March 17, 2022 was a tough day for Jorge Vago. A planetary physicist, his Vago leads science as part of his ExoMars program at the European Space Agency. His team was just months away from launching Europe’s first Mars rover. This is a goal we have been working towards for nearly 20 years. But that day, the ESA suspended ties with the Russian space agency over its invasion of Ukraine. The launch was planned at the Baikonur Cosmodrome in Kazakhstan, which is leased to Russia.
“They said the whole thing had to be called off,” says Vago. “We were all grieving.”
For the Rosalind Franklin Rover, originally approved in 2005, this was a painful setback. Budget issues, partner changes, technical issues and his COVID-19 pandemic have caused previous delays. And now war. “I’ve spent most of my career trying to get this going,” he says Vago. To further complicate matters, the mission included a Russian-made lander and equipment that ESA member states needed funding to replace. They considered many options, including simply keeping the unused rover in a museum. But then came a lifeline in November when the European research minister pledged 360 million euros to cover the mission costs, including the replacement of Russian parts.
When the rover finally launches in 2028, it will have a suite of advanced instruments, but one in particular could have a big impact on science. The rover’s next-generation mass spectrometer, designed to analyze carbon-bearing material beneath the surface of Mars, will be the cornerstone of a strategy to finally answer the most important question about Mars: past or present evidence. mosquito? life?
He is a NASA Postdoctoral Program Fellow at the Jet Propulsion Laboratory, planetary analysis In the Annual Review of Analytical Chemistry. Perhaps the most obvious and direct method is simply looking for fossilized microbes.but inanimate chemistry can create Seemingly lifelike structureInstead, mass spectrometers help scientists look for molecular patterns that are unlikely to form without living biology.
Looking for patterns in life, rather than structures or specific molecules, has additional advantages in extraterrestrial environments, Seaton says. “It allows us to look not just for the life we know, but for the life we don’t know.”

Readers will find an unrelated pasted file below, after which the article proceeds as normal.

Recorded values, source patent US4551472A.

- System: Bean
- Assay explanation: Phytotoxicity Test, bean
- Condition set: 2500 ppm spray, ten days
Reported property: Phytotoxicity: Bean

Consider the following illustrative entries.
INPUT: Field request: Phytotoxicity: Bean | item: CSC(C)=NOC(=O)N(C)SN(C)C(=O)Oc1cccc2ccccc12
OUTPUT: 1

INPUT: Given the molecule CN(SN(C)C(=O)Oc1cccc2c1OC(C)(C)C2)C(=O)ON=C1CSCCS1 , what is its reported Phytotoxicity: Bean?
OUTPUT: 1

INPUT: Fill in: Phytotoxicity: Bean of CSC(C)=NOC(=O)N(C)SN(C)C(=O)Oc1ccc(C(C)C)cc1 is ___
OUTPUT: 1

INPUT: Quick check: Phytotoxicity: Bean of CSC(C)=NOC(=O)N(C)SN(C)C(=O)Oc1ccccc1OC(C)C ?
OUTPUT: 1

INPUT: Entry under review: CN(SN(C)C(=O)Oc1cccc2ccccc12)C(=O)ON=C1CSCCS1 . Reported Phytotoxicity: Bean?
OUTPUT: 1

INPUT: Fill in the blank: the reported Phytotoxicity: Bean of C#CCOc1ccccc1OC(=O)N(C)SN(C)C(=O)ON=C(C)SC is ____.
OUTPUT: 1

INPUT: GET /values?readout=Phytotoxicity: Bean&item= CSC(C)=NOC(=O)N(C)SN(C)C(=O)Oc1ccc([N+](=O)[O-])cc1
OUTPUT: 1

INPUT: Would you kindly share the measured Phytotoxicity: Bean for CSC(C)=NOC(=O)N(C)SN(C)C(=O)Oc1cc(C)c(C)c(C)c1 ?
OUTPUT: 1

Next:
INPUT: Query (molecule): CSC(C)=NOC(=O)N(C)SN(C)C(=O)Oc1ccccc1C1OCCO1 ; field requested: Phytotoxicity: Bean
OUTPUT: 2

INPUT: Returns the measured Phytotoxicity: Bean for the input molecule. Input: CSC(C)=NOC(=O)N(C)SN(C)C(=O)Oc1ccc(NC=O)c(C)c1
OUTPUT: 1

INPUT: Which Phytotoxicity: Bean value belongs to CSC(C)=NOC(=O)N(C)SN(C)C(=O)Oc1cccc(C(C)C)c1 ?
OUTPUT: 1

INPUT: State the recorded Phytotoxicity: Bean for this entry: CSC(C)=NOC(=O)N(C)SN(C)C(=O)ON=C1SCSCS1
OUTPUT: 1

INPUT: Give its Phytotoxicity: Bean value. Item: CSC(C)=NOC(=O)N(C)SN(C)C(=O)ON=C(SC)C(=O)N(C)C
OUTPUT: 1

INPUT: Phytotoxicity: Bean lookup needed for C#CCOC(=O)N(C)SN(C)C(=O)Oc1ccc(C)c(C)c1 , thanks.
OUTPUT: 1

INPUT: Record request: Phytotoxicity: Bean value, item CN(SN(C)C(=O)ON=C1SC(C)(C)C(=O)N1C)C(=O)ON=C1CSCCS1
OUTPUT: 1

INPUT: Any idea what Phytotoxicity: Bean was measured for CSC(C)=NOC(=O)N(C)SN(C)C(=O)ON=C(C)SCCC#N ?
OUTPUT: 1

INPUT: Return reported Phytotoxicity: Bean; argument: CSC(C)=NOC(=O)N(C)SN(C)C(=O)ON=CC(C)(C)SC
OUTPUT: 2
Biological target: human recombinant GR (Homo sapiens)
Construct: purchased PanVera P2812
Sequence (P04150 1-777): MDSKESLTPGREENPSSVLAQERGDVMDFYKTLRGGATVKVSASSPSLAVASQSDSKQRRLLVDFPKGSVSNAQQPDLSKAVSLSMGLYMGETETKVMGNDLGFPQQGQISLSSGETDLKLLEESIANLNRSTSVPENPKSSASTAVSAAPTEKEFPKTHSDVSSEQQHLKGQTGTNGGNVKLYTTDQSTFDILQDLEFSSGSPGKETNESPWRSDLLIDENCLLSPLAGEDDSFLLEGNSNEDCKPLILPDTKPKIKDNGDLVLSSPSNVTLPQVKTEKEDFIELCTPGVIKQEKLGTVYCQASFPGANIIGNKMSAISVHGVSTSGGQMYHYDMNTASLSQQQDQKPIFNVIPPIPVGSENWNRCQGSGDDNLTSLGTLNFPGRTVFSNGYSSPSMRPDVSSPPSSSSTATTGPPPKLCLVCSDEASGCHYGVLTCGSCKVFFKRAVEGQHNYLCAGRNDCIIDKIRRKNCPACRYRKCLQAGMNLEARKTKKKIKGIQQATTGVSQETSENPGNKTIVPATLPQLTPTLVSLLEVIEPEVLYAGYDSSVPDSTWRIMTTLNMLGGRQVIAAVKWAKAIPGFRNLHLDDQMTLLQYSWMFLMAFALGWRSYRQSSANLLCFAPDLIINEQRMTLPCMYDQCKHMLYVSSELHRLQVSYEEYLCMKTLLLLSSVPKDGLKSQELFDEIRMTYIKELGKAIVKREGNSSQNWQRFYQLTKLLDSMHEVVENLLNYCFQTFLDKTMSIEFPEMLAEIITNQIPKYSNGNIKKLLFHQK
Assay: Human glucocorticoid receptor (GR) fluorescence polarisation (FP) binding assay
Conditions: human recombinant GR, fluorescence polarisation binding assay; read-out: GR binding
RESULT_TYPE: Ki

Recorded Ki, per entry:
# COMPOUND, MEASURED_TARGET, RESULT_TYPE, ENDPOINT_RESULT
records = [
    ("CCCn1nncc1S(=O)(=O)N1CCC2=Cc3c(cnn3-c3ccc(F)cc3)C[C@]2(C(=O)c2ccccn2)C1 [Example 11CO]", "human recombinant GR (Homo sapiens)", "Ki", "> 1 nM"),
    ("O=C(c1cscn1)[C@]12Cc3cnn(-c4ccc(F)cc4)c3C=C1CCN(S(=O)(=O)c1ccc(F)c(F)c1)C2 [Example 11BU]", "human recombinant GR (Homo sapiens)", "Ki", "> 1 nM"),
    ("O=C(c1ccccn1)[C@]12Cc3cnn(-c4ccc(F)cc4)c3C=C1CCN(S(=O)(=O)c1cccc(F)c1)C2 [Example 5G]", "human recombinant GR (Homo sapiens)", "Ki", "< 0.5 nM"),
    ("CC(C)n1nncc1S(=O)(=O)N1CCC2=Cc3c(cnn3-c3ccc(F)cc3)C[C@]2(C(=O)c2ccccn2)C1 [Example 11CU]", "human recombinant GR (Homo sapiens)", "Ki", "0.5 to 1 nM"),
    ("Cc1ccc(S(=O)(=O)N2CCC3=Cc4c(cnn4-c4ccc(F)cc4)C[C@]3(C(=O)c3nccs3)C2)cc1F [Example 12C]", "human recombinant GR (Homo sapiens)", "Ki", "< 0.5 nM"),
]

packing for mars
At NASA’s Goddard Space Flight Center outside Washington, DC, planetary scientist William Brinkerhoff unveiled a prototype of the rover’s mass spectrometer, known as the Mars Organic Molecule Analyzer (MOMA). Roughly the size of a carry-on suitcase, the instrument is like a maze of wire and metal. “This really helps,” Brinkerhoff said as his fellow planetary scientist Xiang Li adjusted the screws on the prototype before demoing the sample-holding carousel. I’m here.
This working prototype will be used to analyze organic molecules in Mars-like soils on Earth. And when the real MOMA reaches Mars around 2030, Brinkerhoff and his colleagues will use prototypes and original copies stored in NASA’s Mars-like environment to fine-tune experimental protocols. and troubleshoot any issues that arise. Facilitates interpretation of Mars data during missions.
This modern mass spectrometer can trace its roots nearly 50 years, to the first mission to study Martian soil. For his two Viking landers in 1976, engineers miniaturized room-sized mass spectrometers to fit the footprint of today’s desktop his printers. These instruments were also installed on the 2008 Phoenix lander, the 2012 Curiosity rover, and later Chinese, Indian and US Mars rovers.
Visitors to the Brinkerhof prototype must first pass through a display case containing dismantled copies of Viking instruments on loan from the Smithsonian Institution. “It’s like a national treasure,” Brinkerhoff enthusiastically points out to the component.
Mass spectrometers are essential tools used in analytical chemistry in laboratories and other facilities around the world. TSA agents use them to test luggage explosives at airports. EPA scientists use these to test drinking water for contaminants. Pharmaceutical companies also use them to determine the chemical structure of potential new drugs.
There are many types of mass spectrometers, but each is a “three-part instrument,” explains Devin Swinner, an analytical chemist at pharmaceutical company Merck. First, the instrument evaporates the molecule into the gas phase, giving it an electrical charge. These charged or ionized gas molecules can be manipulated with an electric or magnetic field and thus move through the instrument.
It then classifies the ions by measurements that scientists can relate to their molecular weight, allowing them to determine the number and types of atoms in the molecule. Third, the instrument records all “weights” in the sample along with their relative abundance.
Equipped with MOMA, the Rosalind Franklin rover will land on Mars, where water, a key ingredient of ancient life, was located about 4 billion years ago. The rover’s cameras and other equipment help select samples and provide context about the environment. The drill retrieves ancient samples from 2 meters deep. Scientists hypothesize that Mars is far enough away to be protected from cosmic radiation that breaks down molecules “like a million little knives.”
Mass spectrometers used in space must be rugged and lightweight. A mass spectrometer equipped with MOMA typically occupies multiple benches, which has been greatly reduced. “Being able to go from being the size of a room to being the size of a toaster or a small suitcase into space is huge,” he says.